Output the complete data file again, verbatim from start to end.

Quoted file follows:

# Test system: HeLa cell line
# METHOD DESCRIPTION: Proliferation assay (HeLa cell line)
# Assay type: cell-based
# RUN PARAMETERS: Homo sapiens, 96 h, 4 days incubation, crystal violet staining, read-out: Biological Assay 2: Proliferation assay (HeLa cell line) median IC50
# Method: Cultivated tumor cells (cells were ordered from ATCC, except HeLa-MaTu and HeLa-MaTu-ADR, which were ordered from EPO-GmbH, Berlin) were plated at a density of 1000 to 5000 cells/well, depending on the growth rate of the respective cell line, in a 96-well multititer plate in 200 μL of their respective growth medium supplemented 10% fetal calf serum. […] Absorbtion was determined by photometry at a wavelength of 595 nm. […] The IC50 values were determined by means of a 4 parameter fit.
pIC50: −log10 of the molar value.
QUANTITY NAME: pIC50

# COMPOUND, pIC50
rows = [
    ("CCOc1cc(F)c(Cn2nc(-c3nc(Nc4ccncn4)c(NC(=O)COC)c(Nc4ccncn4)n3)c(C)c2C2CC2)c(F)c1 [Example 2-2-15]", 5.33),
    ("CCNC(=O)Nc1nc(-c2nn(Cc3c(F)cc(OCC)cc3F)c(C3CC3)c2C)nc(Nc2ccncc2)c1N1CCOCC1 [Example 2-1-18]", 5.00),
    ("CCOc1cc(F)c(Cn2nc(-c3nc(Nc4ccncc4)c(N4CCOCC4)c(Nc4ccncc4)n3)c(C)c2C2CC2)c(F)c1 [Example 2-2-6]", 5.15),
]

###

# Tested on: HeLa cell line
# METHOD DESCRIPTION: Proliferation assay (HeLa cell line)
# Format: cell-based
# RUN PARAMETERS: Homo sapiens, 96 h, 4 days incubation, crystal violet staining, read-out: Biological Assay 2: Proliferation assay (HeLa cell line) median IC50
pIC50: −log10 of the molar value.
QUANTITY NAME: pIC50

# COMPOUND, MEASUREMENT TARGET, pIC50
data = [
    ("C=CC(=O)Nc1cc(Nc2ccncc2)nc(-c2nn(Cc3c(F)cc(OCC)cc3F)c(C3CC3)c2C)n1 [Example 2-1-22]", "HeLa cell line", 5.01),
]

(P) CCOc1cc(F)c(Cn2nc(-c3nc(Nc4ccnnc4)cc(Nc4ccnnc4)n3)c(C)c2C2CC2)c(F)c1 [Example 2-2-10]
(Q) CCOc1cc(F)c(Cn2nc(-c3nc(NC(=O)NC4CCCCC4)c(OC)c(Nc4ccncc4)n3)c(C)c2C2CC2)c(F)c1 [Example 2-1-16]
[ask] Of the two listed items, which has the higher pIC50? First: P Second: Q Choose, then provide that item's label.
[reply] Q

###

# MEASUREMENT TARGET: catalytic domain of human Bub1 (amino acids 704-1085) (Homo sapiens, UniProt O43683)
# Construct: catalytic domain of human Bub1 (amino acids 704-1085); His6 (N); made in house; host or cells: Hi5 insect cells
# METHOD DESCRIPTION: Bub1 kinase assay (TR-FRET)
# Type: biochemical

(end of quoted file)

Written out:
# Test system: HeLa cell line
# METHOD DESCRIPTION: Proliferation assay (HeLa cell line)
# Assay type: cell-based
# RUN PARAMETERS: Homo sapiens, 96 h, 4 days incubation, crystal violet staining, read-out: Biological Assay 2: Proliferation assay (HeLa cell line) median IC50
# Method: Cultivated tumor cells (cells were ordered from ATCC, except HeLa-MaTu and HeLa-MaTu-ADR, which were ordered from EPO-GmbH, Berlin) were plated at a density of 1000 to 5000 cells/well, depending on the growth rate of the respective cell line, in a 96-well multititer plate in 200 μL of their respective growth medium supplemented 10% fetal calf serum. […] Absorbtion was determined by photometry at a wavelength of 595 nm. […] The IC50 values were determined by means of a 4 parameter fit.
pIC50: −log10 of the molar value.
QUANTITY NAME: pIC50

# COMPOUND, pIC50
rows = [
    ("CCOc1cc(F)c(Cn2nc(-c3nc(Nc4ccncn4)c(NC(=O)COC)c(Nc4ccncn4)n3)c(C)c2C2CC2)c(F)c1 [Example 2-2-15]", 5.33),
    ("CCNC(=O)Nc1nc(-c2nn(Cc3c(F)cc(OCC)cc3F)c(C3CC3)c2C)nc(Nc2ccncc2)c1N1CCOCC1 [Example 2-1-18]", 5.00),
    ("CCOc1cc(F)c(Cn2nc(-c3nc(Nc4ccncc4)c(N4CCOCC4)c(Nc4ccncc4)n3)c(C)c2C2CC2)c(F)c1 [Example 2-2-6]", 5.15),
]

###

# Tested on: HeLa cell line
# METHOD DESCRIPTION: Proliferation assay (HeLa cell line)
# Format: cell-based
# RUN PARAMETERS: Homo sapiens, 96 h, 4 days incubation, crystal violet staining, read-out: Biological Assay 2: Proliferation assay (HeLa cell line) median IC50
pIC50: −log10 of the molar value.
QUANTITY NAME: pIC50

# COMPOUND, MEASUREMENT TARGET, pIC50
data = [
    ("C=CC(=O)Nc1cc(Nc2ccncc2)nc(-c2nn(Cc3c(F)cc(OCC)cc3F)c(C3CC3)c2C)n1 [Example 2-1-22]", "HeLa cell line", 5.01),
]

(P) CCOc1cc(F)c(Cn2nc(-c3nc(Nc4ccnnc4)cc(Nc4ccnnc4)n3)c(C)c2C2CC2)c(F)c1 [Example 2-2-10]
(Q) CCOc1cc(F)c(Cn2nc(-c3nc(NC(=O)NC4CCCCC4)c(OC)c(Nc4ccncc4)n3)c(C)c2C2CC2)c(F)c1 [Example 2-1-16]
[ask] Of the two listed items, which has the higher pIC50? First: P Second: Q Choose, then provide that item's label.
[reply] Q

###

# MEASUREMENT TARGET: catalytic domain of human Bub1 (amino acids 704-1085) (Homo sapiens, UniProt O43683)
# Construct: catalytic domain of human Bub1 (amino acids 704-1085); His6 (N); made in house; host or cells: Hi5 insect cells
# METHOD DESCRIPTION: Bub1 kinase assay (TR-FRET)
# Type: biochemical